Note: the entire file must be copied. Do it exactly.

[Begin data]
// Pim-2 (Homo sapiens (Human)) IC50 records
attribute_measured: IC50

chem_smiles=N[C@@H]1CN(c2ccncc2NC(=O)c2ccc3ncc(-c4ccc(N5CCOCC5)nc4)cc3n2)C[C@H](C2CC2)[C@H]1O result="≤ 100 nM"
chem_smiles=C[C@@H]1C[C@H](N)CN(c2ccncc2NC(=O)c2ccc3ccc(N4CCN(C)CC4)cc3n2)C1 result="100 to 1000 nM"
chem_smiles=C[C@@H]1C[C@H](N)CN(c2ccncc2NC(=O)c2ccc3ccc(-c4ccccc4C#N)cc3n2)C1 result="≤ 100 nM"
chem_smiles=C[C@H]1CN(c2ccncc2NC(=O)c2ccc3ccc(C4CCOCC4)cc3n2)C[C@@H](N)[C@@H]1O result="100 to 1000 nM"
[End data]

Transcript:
// Pim-2 (Homo sapiens (Human)) IC50 records
attribute_measured: IC50

chem_smiles=N[C@@H]1CN(c2ccncc2NC(=O)c2ccc3ncc(-c4ccc(N5CCOCC5)nc4)cc3n2)C[C@H](C2CC2)[C@H]1O result="≤ 100 nM"
chem_smiles=C[C@@H]1C[C@H](N)CN(c2ccncc2NC(=O)c2ccc3ccc(N4CCN(C)CC4)cc3n2)C1 result="100 to 1000 nM"
chem_smiles=C[C@@H]1C[C@H](N)CN(c2ccncc2NC(=O)c2ccc3ccc(-c4ccccc4C#N)cc3n2)C1 result="≤ 100 nM"
chem_smiles=C[C@H]1CN(c2ccncc2NC(=O)c2ccc3ccc(C4CCOCC4)cc3n2)C[C@@H](N)[C@@H]1O result="100 to 1000 nM"